Those of you out in the land of food fanatics have undoubtedly, at some point, seen one or two of those cake challenge shows on Food Network, right? The ones that make you a little tense as you see these huge creations made before your eyes? In the same vein as that network's challenges, every year you see a feature about The National Gingerbread Competition, which takes place in Asheville at The Grove Park Inn. I've marveled at it many times and it always manages to get me in the holiday spirit when I see it – even if I see a rerun in April or so! I don't have television at home (don't judge, people, don't judge) but I've been in front of one enough to know that when I got the chance to attend the competition with Helen from Tartelette, I didn't even ask when or how. I just said yes.
As grand as the Grove Park Inn is as a hotel, that same attitude comes through in the competition. People from all across the country – 20 states were represented – work for months and months on their creations. This year was the 17th annual competition and around 200 gingerbread houses – from children and adults – were entered to win in their respective category. Let me tell you…it's quite something to see. When I opened the door of the Grand Ballroom at GPI, the overwhelming wafting smell of gingerbread almost knocked me over – in a good way. I can't imagine being a judge and having to focus in that large room smelling delicious gingerbread all day!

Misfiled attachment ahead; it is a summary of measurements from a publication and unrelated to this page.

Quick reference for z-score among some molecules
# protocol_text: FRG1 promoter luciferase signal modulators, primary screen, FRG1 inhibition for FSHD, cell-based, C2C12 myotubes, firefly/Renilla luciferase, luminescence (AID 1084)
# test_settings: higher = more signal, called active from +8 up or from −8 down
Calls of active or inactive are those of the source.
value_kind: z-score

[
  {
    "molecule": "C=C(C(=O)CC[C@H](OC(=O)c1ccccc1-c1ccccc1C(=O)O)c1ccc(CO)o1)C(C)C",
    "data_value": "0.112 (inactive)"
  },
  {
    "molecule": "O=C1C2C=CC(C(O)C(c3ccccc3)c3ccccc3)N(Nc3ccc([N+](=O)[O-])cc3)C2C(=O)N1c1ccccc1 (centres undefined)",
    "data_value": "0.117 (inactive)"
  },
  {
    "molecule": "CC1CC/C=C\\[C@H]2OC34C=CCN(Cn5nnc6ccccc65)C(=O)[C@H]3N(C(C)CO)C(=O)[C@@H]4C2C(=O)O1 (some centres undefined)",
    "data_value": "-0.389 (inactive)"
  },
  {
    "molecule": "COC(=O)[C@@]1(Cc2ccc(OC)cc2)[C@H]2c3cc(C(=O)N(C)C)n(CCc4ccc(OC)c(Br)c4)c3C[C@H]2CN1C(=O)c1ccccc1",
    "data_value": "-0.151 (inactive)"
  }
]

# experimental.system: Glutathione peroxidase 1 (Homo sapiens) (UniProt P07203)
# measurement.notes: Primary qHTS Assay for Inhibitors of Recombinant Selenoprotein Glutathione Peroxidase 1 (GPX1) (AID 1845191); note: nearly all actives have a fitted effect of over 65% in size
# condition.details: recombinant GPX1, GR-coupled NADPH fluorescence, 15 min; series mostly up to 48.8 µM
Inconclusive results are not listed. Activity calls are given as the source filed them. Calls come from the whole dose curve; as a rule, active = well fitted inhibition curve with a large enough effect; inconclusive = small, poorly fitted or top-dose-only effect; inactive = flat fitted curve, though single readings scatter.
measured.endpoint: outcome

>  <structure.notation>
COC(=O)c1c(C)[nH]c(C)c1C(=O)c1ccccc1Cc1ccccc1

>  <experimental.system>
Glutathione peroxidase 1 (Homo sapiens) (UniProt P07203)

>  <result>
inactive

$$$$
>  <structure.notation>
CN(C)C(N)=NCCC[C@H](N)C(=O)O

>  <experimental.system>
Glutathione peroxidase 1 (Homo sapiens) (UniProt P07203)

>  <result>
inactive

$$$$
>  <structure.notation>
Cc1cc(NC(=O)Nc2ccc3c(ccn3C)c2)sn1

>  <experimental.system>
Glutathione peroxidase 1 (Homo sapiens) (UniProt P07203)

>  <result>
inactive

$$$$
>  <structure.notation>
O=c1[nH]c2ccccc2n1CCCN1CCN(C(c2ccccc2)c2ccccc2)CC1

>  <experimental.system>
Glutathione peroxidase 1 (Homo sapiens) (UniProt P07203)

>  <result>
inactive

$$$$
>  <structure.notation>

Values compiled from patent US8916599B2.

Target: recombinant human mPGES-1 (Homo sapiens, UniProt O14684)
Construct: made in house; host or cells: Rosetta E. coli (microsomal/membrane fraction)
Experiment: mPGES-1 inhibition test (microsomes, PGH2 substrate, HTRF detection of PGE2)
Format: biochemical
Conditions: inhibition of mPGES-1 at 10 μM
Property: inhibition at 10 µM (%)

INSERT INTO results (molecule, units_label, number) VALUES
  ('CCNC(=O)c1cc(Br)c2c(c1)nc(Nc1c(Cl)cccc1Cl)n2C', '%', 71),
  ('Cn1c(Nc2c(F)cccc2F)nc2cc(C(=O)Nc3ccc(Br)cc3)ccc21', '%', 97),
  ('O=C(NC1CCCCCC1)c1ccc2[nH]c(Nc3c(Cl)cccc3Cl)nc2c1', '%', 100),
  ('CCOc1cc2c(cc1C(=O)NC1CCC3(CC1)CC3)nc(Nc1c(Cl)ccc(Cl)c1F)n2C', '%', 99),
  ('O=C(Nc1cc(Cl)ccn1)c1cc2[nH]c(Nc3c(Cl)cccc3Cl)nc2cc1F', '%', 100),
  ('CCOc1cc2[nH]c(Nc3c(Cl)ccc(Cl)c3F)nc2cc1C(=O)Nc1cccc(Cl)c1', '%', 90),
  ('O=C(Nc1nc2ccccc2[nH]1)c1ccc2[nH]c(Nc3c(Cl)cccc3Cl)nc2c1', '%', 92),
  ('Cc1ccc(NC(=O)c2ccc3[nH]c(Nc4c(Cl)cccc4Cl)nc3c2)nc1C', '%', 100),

The panel of judges included Helen, internationally known sugar artist and instructor Nicholas Lodge, cake designer to the stars and author of FIVE cookbooks Colette Peters, South Dakota-based pastry chef and author of The Gingerbread Book Steven Stellingwerf, and 6 others from various art and pastry fields. Judging began early in the morning and culminated at 5:30 pm with the announcement of the winners. Each house was carefully scrutinized and judged on appearance, originality, precision, difficulty and continuity of theme. I saw how thorough the judging was and how much time the judges put into giving proper consideration to each house. Several of them have been judging the competition for many years – they know what they're looking for: great execution and originality while still being true to the notion of a "gingerbread house".
There were so many fabulous creations at the show, it was hard for me to focus on just one or two. While I understand the judges favoring really elaborate, structurally incredible houses…I have a really soft spot in my heart for the ones loaded up with gumdrops and candy canes. That's the kind of gingerbread house *I* remember as a kid and the colors & whimsy still make me happy as an adult. I think it's also inspired me to try and make my own this year – something I've never done!
Three top winners in each age bracket were chosen and given a prize. However, in the end, only one gingerbread house could be named Grand Prize winner. This year, the distinction went to Jodie Stowe of Polkville, NC. Her birdcage design was pretty spectacular – the construction and the details in it were remarkable. For her efforts, she won $3,000, a 2 night stay at Grove Park Inn, and other prizes. Most importantly, she won bragging rights!